5 Ways to Find Inspiration When You *Literally* Have None

This is something I struggle with more often than I’d really like to think about. It’s tough to constantly be inspired 24/7. People sometimes have this view of artists in their head that we are these people with our heads in the clouds and more ideas floating around than we could ever complete and we are just endless fountains of creativity. Well, sometimes that it true, but sometimes the fountain runs dry. And what makes creatives special is that we don’t let that stop us from working. So here are my five tips for finding inspiration when you *literally* have none (please read that in a Chris Traeger voice).


1. If you’re a visual person: write. If you’re a writer: draw.

Switch it up, but keep it old fashioned with a pen or pencil hitting the paper. Keep the creativity flowing, but do it in a different way than usual. One of my professors told me, the more you write about your art, the more you learn about the work and yourself. Write about the last piece you finished or the last piece you liked. Write why you liked it and what made it “successful” by whatever definition of success suits you. Also, write in cursive. Cursive has so many benefits for your brain, from helping you have a more connected way of thinking and making connections between different ideas to also helping you see words as abstract concepts instead of individual letters. I won’t continue to belabor the benefits of cursive here, but if you want to know more, I would be happy to direct you to many studies lauding the old way of writing.

2. Look for shows to apply to

I use CallforEntry.org and it is full of listings of places looking for work. You can sort it out by state or region or type of work. Each of the calls lists the specifics for the work they are looking to admit and often themed shows have suggestions or guidelines. It’s what saved me from the post-grad slump. This summer, after I finished my honors thesis, I was completely drained. This was when I was coming of the exhaustion and simultaneous high that was the #100womenproject and I didn’t know how I could ever top that. Well, I saw a listing for a show of works that were all 10x10x10 inches and after creating something that was so massive, scaling back and making something that could fit in my lap seemed so refreshing. I had no idea how it was going to go, but I figured it was worth a shot and I applied and was accepted! A few days later I was mailing my smallest fiber piece all the way to Tieton, Washington! If I had not seen that call, I don’t know how long I would have been lost figuring out what to do next in my artistic life. Now I find the prompt for juried shows to be exciting creative challenges and I often come up with ideas I never would have thought of without that prompt.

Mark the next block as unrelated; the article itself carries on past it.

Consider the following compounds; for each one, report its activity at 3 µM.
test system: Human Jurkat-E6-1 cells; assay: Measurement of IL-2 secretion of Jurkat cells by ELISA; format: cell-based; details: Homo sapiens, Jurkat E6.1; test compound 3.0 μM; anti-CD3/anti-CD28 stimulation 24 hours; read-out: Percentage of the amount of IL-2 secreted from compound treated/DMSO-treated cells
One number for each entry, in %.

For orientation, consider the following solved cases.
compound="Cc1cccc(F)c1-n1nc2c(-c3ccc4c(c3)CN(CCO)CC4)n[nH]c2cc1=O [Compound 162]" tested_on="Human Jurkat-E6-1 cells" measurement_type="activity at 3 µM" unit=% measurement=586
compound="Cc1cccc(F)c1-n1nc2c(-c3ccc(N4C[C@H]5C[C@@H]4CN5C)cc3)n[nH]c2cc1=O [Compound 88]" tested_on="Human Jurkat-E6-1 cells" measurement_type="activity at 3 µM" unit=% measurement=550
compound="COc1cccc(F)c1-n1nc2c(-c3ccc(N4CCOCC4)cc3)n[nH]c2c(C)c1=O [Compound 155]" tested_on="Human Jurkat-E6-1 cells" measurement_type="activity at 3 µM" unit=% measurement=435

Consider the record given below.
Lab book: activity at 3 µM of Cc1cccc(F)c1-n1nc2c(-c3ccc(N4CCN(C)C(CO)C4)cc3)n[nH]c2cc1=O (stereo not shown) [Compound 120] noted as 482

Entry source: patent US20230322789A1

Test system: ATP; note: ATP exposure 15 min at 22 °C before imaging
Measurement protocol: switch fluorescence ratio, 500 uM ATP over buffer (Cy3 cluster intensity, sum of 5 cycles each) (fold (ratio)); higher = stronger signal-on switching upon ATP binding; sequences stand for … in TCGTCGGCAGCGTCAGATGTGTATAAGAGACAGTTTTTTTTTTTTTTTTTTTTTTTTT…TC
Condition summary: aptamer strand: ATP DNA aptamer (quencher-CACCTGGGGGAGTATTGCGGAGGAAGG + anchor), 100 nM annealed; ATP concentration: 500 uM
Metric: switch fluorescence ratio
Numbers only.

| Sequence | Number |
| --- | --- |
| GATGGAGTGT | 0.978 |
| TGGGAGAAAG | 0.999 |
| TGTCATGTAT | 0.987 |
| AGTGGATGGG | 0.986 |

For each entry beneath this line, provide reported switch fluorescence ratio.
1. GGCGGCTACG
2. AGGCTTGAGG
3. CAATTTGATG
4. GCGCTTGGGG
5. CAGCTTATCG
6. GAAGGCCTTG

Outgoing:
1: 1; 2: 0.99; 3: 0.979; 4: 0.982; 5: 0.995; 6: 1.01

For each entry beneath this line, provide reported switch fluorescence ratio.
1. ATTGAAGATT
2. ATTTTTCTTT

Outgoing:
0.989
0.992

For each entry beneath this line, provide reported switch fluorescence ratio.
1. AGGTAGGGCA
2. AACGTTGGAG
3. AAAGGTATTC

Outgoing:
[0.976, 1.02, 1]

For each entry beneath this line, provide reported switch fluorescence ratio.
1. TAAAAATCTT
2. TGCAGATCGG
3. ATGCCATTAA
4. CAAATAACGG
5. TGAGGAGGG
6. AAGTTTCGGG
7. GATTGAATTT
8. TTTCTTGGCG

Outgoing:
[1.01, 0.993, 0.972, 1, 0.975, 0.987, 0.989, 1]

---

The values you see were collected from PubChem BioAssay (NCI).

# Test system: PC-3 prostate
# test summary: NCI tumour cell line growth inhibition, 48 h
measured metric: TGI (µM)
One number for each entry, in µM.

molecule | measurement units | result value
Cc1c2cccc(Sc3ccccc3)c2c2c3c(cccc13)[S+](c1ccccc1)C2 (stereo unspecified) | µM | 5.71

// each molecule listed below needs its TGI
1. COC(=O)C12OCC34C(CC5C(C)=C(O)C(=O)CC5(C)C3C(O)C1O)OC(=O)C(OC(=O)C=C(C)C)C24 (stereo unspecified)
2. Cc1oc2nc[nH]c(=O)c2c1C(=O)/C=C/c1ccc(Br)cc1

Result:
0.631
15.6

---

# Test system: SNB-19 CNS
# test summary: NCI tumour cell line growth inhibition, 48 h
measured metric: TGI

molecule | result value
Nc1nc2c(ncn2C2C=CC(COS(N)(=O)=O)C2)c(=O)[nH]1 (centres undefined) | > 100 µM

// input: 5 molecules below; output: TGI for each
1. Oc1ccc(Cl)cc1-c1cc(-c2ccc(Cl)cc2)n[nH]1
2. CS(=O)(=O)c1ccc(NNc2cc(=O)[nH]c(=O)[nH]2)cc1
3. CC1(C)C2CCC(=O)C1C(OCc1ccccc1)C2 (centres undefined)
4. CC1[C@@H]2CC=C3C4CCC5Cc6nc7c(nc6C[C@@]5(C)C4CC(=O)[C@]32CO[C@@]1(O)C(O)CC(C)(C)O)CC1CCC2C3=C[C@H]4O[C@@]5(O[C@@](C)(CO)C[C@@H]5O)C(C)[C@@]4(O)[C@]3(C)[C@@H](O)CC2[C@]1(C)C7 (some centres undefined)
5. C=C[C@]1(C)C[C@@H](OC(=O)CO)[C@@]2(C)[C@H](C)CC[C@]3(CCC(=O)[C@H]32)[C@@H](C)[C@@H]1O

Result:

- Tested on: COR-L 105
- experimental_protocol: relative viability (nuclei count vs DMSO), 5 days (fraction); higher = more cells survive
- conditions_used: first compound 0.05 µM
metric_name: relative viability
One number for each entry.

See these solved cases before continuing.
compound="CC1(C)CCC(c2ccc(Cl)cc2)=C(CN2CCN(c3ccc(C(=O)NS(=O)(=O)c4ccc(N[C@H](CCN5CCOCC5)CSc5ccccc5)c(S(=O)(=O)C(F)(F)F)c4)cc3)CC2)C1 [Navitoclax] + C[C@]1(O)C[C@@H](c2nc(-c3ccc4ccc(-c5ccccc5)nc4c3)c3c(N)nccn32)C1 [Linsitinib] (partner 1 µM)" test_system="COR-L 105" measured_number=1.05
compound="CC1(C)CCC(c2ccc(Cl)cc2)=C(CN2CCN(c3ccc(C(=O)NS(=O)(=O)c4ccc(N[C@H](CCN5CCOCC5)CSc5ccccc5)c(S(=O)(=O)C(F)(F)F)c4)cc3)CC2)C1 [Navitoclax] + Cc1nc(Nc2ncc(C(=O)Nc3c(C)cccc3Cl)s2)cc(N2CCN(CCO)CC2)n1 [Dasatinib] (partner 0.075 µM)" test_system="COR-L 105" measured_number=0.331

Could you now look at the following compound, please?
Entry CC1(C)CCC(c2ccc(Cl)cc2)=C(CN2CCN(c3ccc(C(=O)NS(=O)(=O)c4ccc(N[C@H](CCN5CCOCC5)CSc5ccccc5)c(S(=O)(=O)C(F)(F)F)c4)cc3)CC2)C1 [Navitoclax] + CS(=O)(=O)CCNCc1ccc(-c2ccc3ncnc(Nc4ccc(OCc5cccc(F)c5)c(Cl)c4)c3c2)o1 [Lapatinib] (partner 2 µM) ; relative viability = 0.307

Saturday night exploring with my four legged adventure buddy.

A photo posted by Amy Reader | Artist | CLT (@readamy) on

Missing these mountains. #Argentina

A photo posted by Amy Reader | Artist | CLT (@readamy) on


3. Get outside

Take a walk, go for a hike, check out your local botanical garden. If this is your first day on my blog, you might not be aware of how much I love flowers; if you’ve been around for awhile now, this is old news to you. But if you’re stuck, grab your sketchbook and head outdoors (weather permitting). In Charlotte, we have mountains a short drive away and when I lived in Richmond the river was walking distance. If you have a local park with a great view, check it out. Urban landscapes can be equally inspiring! The cool tones and interesting architecture might be just what you need to get those creative juices flowing again! Also, the fresh air never hurts. Sometimes I think I get stuck inhaling paint fumes or stitching endlessly and clearing my head outside helps to get my brain moving. I love to talk a walk with my husband to talk through ideas that have been brewing in my head and chatting them through with another person often brings clarity to something that seemed fuzzy. I also walk my cat, which is just a fun distraction. 


4. Go for a drive

Spending four years driving back and forth from Richmond to Charlotte every few months gave me plenty of time to think (and sing) in the car. While on these 5-6 hour drives, I planned some of my favorite pieces from undergrad. I also listened to quite a few podcasts about random things (seriously, I know a lot about vestigial organs thanks to Stuff You Should Know). An even better idea would be to combine 3 & 4 and go on a nice drive to go for a hike at your local park or the nearest mountain. When I’m driving, it’s nice because I can focus on one task and let my imagination wander. It reminds me of that episode of The Big Bang Theory where Sheldon gets stuck so he starts working at the Cheesecake Factory and he eventually does have a breakthrough!


5. Look at art

My favorite place to find new art is Instagram. I am actually all around pretty obsessed with Instagram. It’s beautiful, clean and I follow some pretty cool people so my feed is always filled with striking images. My favorite people to look at when I’m in need of some inspiration have to be @heatherdayart, @amyventures, @_wildhumm, @meandering_mari, @myfriendcourt and @wildplumco just to name a few, but I could go on for hours. It’s refreshing to open the app and scroll through and see what other people are up to and creating. Whenever I see something beautiful and colorful that someone has posted, it encourages me to get up and get creating as well!


So those are my tips! What have you done that gets your creative juices flowing? Share in the comments below!